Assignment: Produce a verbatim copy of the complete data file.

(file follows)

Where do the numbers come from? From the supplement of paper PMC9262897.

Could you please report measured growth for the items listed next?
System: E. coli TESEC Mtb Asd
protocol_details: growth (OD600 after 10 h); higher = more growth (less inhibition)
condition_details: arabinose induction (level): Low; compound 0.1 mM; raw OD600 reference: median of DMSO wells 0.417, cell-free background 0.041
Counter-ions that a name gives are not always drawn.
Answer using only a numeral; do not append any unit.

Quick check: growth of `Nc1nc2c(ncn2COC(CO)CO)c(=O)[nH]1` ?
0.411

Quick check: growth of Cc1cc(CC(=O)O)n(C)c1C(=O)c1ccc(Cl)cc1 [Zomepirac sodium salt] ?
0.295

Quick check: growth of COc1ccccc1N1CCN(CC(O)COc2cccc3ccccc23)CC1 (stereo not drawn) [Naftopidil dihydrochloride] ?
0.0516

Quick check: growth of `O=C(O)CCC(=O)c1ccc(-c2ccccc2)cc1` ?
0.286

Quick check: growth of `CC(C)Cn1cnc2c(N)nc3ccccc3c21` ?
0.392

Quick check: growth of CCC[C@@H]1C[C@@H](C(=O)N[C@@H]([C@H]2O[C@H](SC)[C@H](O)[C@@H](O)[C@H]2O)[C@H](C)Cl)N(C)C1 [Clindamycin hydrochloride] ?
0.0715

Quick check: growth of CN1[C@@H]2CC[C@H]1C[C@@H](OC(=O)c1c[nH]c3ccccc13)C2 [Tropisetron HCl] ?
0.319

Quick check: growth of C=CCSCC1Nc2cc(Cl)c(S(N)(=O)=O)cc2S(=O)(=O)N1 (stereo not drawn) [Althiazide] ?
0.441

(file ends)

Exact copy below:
Where do the numbers come from? From the supplement of paper PMC9262897.

Could you please report measured growth for the items listed next?
System: E. coli TESEC Mtb Asd
protocol_details: growth (OD600 after 10 h); higher = more growth (less inhibition)
condition_details: arabinose induction (level): Low; compound 0.1 mM; raw OD600 reference: median of DMSO wells 0.417, cell-free background 0.041
Counter-ions that a name gives are not always drawn.
Answer using only a numeral; do not append any unit.

Quick check: growth of `Nc1nc2c(ncn2COC(CO)CO)c(=O)[nH]1` ?
0.411

Quick check: growth of Cc1cc(CC(=O)O)n(C)c1C(=O)c1ccc(Cl)cc1 [Zomepirac sodium salt] ?
0.295

Quick check: growth of COc1ccccc1N1CCN(CC(O)COc2cccc3ccccc23)CC1 (stereo not drawn) [Naftopidil dihydrochloride] ?
0.0516

Quick check: growth of `O=C(O)CCC(=O)c1ccc(-c2ccccc2)cc1` ?
0.286

Quick check: growth of `CC(C)Cn1cnc2c(N)nc3ccccc3c21` ?
0.392

Quick check: growth of CCC[C@@H]1C[C@@H](C(=O)N[C@@H]([C@H]2O[C@H](SC)[C@H](O)[C@@H](O)[C@H]2O)[C@H](C)Cl)N(C)C1 [Clindamycin hydrochloride] ?
0.0715

Quick check: growth of CN1[C@@H]2CC[C@H]1C[C@@H](OC(=O)c1c[nH]c3ccccc13)C2 [Tropisetron HCl] ?
0.319

Quick check: growth of C=CCSCC1Nc2cc(Cl)c(S(N)(=O)=O)cc2S(=O)(=O)N1 (stereo not drawn) [Althiazide] ?
0.441